Glowing tributes have been lavished on Brajesh Mishra, the former Principal Secretary to the Prime Minister and National Security Adviser (NSA) who died last week, mourning him as a visionary and statesman. Any death is a human tragedy to be mourned. But amidst the deluge of eulogies about Mishra’s “steely determination”, conceptual clarity, and his “guile” coupled with “generosity”, it must not be forgotten that he was pivotal to bringing about far-reaching but questionable shifts in India’s security and foreign policy stances and forging a hard-line national security apparatus.
The movement against the Koodankulam nuclear power project in Tamil Nadu has entered a new phase with a Jal-satyagraha following the repressive police action of September 10. More than 120 eminent citizens from different walks of life have signed the following statement expressing solidarity with the protesters, and calling for serious engagement with them on vital issues of safety. The signatories include former Chief of Naval Staff L Ramdas, former Cabinet Secretary TSR Subramanian and former Planning Commission member SP Shukla, former Atomic Energy Regulatory Board chairman A Gopalakrishnan, former Chief Justice of Delhi High Court AP Shah, former Ambassador to the United Nations Nirupam Sen, scientists PM Bhargava, D Balasubramaniam, Satyajit Rath, MV Ramana and Suvrat Raju, social scientists Romila Thapar, Sumit and Tanika Sarkar, Rajeev Bhargav, Amit Bhaduri, Manoranjan Mohanty, Gyanendra Pandey, Achin Vanaik and Zoya Hasan, writers Adil Jussawalla, Arundhati Roy and Arvind Krishna Mehrotraq, dancer Leela Samson, artists Ghulam Shaikh, SG Vasudev, Vivan Sundaram and Sheba Chhachhi, and many other scholars and social activists such as Vandana Shiva, Aruna Roy and Ashish Kothari.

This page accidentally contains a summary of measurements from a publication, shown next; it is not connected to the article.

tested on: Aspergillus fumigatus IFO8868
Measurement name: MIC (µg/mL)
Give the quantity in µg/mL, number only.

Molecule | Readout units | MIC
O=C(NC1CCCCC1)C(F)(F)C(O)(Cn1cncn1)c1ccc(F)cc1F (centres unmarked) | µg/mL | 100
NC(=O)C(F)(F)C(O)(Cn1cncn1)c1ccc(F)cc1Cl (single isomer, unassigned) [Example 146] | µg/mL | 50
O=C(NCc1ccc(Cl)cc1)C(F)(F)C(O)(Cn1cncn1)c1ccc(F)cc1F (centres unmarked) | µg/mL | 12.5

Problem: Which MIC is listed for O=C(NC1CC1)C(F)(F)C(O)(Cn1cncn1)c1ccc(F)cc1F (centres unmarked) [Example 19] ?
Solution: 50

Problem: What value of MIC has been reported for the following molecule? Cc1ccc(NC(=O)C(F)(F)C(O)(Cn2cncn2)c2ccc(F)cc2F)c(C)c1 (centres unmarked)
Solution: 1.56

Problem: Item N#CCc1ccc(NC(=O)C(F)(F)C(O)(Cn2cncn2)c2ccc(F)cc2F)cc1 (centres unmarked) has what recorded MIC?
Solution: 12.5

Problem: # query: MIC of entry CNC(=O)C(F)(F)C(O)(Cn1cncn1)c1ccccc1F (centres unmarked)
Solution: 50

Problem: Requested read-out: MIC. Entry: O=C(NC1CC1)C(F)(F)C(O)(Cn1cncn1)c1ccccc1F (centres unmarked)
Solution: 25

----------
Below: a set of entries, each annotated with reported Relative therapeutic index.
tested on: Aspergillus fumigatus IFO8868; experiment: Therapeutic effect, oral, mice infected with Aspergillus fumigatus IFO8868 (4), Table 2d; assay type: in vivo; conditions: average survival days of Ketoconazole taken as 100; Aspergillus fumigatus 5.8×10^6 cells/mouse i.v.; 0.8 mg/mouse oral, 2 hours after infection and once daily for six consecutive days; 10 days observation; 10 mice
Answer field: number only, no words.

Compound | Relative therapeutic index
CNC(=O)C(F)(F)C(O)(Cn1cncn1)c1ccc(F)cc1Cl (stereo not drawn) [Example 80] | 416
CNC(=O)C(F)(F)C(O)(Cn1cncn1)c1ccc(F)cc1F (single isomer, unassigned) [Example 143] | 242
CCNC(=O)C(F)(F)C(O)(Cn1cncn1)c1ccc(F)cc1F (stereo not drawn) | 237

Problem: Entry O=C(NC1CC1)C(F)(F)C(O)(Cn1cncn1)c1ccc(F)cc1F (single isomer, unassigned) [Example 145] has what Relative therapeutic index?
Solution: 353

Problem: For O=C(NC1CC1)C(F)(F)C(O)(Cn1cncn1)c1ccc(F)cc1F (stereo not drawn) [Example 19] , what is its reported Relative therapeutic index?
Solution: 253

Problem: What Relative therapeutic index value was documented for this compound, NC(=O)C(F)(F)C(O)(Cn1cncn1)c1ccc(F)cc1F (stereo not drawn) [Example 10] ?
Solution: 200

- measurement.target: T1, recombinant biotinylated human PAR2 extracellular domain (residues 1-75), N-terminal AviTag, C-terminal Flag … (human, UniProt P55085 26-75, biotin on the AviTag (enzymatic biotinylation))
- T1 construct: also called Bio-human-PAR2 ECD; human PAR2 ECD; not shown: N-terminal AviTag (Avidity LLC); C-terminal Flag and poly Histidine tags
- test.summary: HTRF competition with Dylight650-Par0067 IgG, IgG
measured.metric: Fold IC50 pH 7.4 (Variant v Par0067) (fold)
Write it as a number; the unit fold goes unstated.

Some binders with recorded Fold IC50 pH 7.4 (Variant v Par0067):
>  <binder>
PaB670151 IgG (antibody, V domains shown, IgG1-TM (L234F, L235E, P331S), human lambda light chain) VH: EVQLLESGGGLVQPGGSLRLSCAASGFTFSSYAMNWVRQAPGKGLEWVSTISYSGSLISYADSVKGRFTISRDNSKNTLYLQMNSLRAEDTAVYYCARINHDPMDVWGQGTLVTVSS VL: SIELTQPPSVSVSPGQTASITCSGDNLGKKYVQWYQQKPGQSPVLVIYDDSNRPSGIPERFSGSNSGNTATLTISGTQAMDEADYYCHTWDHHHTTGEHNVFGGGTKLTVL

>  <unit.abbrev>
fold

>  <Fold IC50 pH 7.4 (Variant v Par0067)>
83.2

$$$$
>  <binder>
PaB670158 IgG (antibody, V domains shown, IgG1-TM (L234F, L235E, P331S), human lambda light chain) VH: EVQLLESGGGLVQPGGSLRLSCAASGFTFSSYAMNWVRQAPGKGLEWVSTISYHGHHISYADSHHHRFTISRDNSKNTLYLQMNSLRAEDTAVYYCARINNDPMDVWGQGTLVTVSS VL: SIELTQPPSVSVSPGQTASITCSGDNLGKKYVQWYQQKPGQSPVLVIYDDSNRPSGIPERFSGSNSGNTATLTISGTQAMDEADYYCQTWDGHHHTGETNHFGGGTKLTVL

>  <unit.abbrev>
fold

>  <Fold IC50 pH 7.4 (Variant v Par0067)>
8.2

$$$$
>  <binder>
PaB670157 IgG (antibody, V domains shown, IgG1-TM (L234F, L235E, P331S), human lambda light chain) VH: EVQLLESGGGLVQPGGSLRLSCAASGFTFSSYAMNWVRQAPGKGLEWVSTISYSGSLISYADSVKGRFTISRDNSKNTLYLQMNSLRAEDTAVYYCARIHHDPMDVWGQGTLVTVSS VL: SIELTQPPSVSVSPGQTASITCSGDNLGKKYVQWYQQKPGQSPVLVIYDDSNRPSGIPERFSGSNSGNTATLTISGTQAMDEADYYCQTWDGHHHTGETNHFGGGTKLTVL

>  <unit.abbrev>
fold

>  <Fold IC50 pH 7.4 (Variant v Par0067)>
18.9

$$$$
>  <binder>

In an unusual move, Tamil Nadu Chief Minister J Jayalalithaa has urged Prime Minister Manmohan Singh to halt construction of two nuclear reactors at Koodamkulam in Tirunelveli district, where more than 100 local residents have been on a hunger-strike against the project since September 11, supported by tens of thousands.
Did India snatch defeat from the jaws of victory during its Prime Minister’s first visit to Bangladesh in 12 long years? Did Manmohan Singh squander a historic chance to make a decisive break with the mutual suspicion and avoidable tension that mark India-Bangladesh relations?
What do social scientists Romila Thapar, Ramachandra Guha and Jean Dreze, dancers Leela Samson and Malavika Sarukkai, former bureaucrats/diplomats SP Shukla, Nirupam Sen and EAS Sarma, retired Navy chief L Ramdas, writers Arundhati Roy and Nayantara Sahgal, scientists MV Ramana and PM Bhargava, artists Krishen Khanna and Vivan Sundaram, and former vice-chancellors Mushirul Hasan and Deepak Nayyar, have in common? The answer is, concern about the safety of nuclear power, highlighted by the still-unfolding disaster at Fukushima in Japan. This impelled these eminent individuals to sign a statement demanding a thorough and independent review of India’s nuclear power programme, and pending it, a moratorium on further nuclear projects.
As the global nuclear industry's fate hangs in the balance, India must rethink its nuclear power expansion plans and impose a moratorium on new reactors.
Nehru's letters to Kennedy requesting U.S. defence support do not show him, as alleged by some, as a ‘pragmatist' with a flimsy commitment to non-alignment.